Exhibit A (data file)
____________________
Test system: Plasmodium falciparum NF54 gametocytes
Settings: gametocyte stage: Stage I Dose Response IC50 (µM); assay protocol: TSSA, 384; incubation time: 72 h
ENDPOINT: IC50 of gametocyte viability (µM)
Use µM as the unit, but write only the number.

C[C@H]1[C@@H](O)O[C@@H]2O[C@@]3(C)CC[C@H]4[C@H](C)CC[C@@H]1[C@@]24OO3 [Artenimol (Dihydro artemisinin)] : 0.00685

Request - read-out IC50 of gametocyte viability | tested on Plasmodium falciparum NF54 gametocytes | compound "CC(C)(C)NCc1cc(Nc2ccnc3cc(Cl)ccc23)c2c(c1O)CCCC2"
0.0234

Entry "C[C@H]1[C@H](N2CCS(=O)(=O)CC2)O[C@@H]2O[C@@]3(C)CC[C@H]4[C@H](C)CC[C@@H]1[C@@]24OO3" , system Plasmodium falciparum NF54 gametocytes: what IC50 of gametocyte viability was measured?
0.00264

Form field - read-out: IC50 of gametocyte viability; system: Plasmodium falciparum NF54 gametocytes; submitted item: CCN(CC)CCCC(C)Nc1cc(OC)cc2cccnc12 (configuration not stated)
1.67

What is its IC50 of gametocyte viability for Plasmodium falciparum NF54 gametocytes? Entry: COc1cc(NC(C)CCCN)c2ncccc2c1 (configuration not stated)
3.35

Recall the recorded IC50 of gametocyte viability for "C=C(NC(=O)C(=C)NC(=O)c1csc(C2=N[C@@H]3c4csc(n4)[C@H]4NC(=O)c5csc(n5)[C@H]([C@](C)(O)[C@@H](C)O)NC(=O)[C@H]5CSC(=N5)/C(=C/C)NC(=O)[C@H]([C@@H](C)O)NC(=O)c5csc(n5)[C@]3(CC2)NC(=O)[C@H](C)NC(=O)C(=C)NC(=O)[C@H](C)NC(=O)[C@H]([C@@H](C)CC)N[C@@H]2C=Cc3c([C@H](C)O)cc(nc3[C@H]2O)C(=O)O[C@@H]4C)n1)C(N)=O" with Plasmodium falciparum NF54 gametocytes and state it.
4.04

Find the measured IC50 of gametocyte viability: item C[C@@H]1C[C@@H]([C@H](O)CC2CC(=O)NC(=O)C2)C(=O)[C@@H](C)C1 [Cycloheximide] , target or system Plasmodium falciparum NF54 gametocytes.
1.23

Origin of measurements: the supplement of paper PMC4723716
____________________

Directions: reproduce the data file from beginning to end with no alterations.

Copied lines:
Test system: Plasmodium falciparum NF54 gametocytes
Settings: gametocyte stage: Stage I Dose Response IC50 (µM); assay protocol: TSSA, 384; incubation time: 72 h
ENDPOINT: IC50 of gametocyte viability (µM)
Use µM as the unit, but write only the number.

C[C@H]1[C@@H](O)O[C@@H]2O[C@@]3(C)CC[C@H]4[C@H](C)CC[C@@H]1[C@@]24OO3 [Artenimol (Dihydro artemisinin)] : 0.00685

Request - read-out IC50 of gametocyte viability | tested on Plasmodium falciparum NF54 gametocytes | compound "CC(C)(C)NCc1cc(Nc2ccnc3cc(Cl)ccc23)c2c(c1O)CCCC2"
0.0234

Entry "C[C@H]1[C@H](N2CCS(=O)(=O)CC2)O[C@@H]2O[C@@]3(C)CC[C@H]4[C@H](C)CC[C@@H]1[C@@]24OO3" , system Plasmodium falciparum NF54 gametocytes: what IC50 of gametocyte viability was measured?
0.00264

Form field - read-out: IC50 of gametocyte viability; system: Plasmodium falciparum NF54 gametocytes; submitted item: CCN(CC)CCCC(C)Nc1cc(OC)cc2cccnc12 (configuration not stated)
1.67

What is its IC50 of gametocyte viability for Plasmodium falciparum NF54 gametocytes? Entry: COc1cc(NC(C)CCCN)c2ncccc2c1 (configuration not stated)
3.35

Recall the recorded IC50 of gametocyte viability for "C=C(NC(=O)C(=C)NC(=O)c1csc(C2=N[C@@H]3c4csc(n4)[C@H]4NC(=O)c5csc(n5)[C@H]([C@](C)(O)[C@@H](C)O)NC(=O)[C@H]5CSC(=N5)/C(=C/C)NC(=O)[C@H]([C@@H](C)O)NC(=O)c5csc(n5)[C@]3(CC2)NC(=O)[C@H](C)NC(=O)C(=C)NC(=O)[C@H](C)NC(=O)[C@H]([C@@H](C)CC)N[C@@H]2C=Cc3c([C@H](C)O)cc(nc3[C@H]2O)C(=O)O[C@@H]4C)n1)C(N)=O" with Plasmodium falciparum NF54 gametocytes and state it.
4.04

Find the measured IC50 of gametocyte viability: item C[C@@H]1C[C@@H]([C@H](O)CC2CC(=O)NC(=O)C2)C(=O)[C@@H](C)C1 [Cycloheximide] , target or system Plasmodium falciparum NF54 gametocytes.
1.23

Origin of measurements: the supplement of paper PMC4723716